sometimes get it wrong in that their communication is often
laden with more products to buy. After some time, the customer
will become immune and disengaged with the bombardment.
It is a rare commodity to think and write creatively, something
that Karen has in no short supply.
There is a saying that: "people do not care how much you
know until they know how much you care."
Very little effort is needed for customers to do business
with someone who provides ongoing helpful information. We
see someone like that as an experts and place them in positions
of importance in our minds. Isn t this what branding is all
I can personally testify of the effectiveness of keep-in-touch
systems such as a regular newsletter.
Several years ago I published a monthly printed newsletter
called PAYDAY that gave quick tips for managing money.
Reports from my readers indicated they loved it and it made
them want to call for an appointment. However, as the clientele
grew and time became a premium for me, the newsletters
stretched out to quarterly and then fell off completely. The
result: I lost 50 per cent of my repeat business. A newsletter
takes time, energy and money to produce but the benefits are
As business owners become busier, the value of their pro-
ductive time increases. This means they are forced to make
tough choices in the use of this time. Therein lies Karen s
She can quite competently take this burden away from an
entrepreneur at a lower price point and provide the same or
greater benefits as if they did it for themselves. The business
will not have to bother with HR issues and the money spent
will be an investment not a cost.
Apart from pitching this idea to prospective businesses,
Karen can also speak to the cost savings achieved by leveraging
email and cloud technology.
Knowing how much to charge for such a service is both a
science and an art and prices evolve over time. The following
is one approach:
Karen has to map out all of the steps in the development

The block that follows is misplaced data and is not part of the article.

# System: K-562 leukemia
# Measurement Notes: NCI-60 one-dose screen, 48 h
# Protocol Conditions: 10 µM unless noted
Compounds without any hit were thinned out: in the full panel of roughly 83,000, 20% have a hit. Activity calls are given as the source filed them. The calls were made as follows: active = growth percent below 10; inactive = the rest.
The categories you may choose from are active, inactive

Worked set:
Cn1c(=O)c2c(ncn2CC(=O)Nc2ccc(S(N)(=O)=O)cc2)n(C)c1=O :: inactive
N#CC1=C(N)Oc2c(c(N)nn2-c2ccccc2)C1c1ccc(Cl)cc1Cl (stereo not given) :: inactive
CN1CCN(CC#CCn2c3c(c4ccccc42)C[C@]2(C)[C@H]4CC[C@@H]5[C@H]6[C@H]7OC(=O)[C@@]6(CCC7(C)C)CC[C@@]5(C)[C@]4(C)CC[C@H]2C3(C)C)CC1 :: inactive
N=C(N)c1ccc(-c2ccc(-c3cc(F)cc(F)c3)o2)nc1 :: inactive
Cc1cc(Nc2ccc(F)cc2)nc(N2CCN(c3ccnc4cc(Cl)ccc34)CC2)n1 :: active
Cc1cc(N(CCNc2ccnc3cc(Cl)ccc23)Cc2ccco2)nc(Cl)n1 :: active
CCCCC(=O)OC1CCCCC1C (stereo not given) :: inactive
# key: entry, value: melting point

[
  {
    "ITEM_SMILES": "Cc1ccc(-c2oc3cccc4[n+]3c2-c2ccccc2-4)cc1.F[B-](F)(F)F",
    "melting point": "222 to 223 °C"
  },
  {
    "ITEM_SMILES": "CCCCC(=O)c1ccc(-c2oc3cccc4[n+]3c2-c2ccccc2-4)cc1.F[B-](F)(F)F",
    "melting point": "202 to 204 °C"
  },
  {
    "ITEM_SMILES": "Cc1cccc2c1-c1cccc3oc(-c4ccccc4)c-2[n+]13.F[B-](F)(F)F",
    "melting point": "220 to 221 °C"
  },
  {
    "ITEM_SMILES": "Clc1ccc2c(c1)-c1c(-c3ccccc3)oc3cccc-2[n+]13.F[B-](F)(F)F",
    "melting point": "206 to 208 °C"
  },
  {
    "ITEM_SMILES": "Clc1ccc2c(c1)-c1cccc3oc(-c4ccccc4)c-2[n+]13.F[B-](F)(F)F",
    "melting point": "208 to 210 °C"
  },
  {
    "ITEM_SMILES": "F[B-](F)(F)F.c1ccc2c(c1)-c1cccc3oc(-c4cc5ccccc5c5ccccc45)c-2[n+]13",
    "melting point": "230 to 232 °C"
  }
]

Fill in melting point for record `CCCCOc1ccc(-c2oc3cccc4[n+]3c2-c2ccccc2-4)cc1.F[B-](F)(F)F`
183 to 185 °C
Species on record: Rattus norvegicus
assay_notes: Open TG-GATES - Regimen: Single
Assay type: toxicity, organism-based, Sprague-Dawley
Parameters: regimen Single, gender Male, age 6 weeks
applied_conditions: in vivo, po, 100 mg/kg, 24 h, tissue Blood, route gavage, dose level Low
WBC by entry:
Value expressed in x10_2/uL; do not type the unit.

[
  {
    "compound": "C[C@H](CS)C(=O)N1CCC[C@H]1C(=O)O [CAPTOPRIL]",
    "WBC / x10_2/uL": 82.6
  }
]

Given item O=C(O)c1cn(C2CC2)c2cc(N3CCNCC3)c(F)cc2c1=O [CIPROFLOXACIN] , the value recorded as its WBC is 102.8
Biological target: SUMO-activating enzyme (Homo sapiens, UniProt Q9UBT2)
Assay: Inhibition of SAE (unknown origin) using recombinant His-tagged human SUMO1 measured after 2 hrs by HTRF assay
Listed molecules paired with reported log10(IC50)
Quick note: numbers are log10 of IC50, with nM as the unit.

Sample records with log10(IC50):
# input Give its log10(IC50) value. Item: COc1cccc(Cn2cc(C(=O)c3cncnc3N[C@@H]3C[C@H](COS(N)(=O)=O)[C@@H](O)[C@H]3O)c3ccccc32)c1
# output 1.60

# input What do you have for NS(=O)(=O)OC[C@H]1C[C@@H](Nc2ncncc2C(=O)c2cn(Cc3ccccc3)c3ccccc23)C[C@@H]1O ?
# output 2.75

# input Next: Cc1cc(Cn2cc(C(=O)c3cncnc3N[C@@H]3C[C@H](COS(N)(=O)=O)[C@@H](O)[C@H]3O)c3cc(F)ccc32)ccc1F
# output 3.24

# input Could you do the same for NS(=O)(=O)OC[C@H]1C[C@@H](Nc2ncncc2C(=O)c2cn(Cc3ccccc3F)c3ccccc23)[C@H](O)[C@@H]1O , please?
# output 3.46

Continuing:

and management of a basic newsletter. She will then need to
establish how long each part of the process will take to complete.
In the beginning, some of her estimates would off but over
time she will master the art of pricing from trial and error.
If she wants to earn an income of $5,000 per month assuming
a 40-hour work week, the value of her time is $31.25 per hour
($5,000 / (40 hours x 4 weeks). If a job takes 15 hours, then
the client s bill would be $468.75. Karen will need to get around
10 to 11 similar clients to earn that monthly salary. She will
also have to build in any other costs---apart from her time---
which could include third parties such as graphic designers
and printers if hard copies are used.
Anything new is usually faced with resistance especially
when cost is involved. Karen could offer discounts or a free
first issue to entice prospective clients. When they see the
real value, they would want to continue. As time passes she
will get better, do jobs more quickly and be poised to charge
Metrics of success
Many digital mail services provide statistics on the number
of people who open and read the e-newsletters. If there are
links within the body of the document to get further information
such as coded offers or campaigns, then click through statistics
could also be gathered and analysed to tweak for effectiveness.
Sales can also be measured depending on the suggestions
in the publication and so the investment not cost could be
F C C
Profiting from your strengths